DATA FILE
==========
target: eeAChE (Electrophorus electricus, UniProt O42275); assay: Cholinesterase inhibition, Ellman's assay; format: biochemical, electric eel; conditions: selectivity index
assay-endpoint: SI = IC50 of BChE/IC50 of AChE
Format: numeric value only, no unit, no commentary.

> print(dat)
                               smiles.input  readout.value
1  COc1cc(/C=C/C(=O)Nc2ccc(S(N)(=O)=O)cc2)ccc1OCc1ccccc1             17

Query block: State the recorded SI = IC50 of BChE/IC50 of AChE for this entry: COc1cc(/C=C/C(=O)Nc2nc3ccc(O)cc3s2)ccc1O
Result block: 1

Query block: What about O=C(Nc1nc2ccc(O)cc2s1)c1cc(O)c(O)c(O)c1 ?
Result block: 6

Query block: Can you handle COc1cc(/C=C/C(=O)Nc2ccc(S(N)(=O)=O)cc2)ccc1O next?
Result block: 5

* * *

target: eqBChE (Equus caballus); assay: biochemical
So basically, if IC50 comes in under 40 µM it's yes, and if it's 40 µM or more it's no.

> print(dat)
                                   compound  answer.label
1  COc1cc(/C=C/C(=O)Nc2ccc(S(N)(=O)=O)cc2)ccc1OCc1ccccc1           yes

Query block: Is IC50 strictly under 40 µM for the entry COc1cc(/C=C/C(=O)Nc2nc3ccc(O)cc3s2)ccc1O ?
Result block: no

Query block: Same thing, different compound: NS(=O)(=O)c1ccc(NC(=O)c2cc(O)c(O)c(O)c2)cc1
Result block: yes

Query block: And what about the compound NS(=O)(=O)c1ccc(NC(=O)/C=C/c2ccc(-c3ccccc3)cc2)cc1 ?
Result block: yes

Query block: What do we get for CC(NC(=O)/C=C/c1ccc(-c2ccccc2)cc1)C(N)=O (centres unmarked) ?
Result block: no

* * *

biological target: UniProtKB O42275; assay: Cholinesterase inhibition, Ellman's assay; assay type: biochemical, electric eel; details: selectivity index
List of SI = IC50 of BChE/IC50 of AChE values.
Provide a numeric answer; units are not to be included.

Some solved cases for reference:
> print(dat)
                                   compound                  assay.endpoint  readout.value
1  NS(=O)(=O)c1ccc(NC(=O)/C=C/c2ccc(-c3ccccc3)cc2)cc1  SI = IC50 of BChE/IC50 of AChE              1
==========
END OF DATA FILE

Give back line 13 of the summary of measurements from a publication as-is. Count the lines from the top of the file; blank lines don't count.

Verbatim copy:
* * *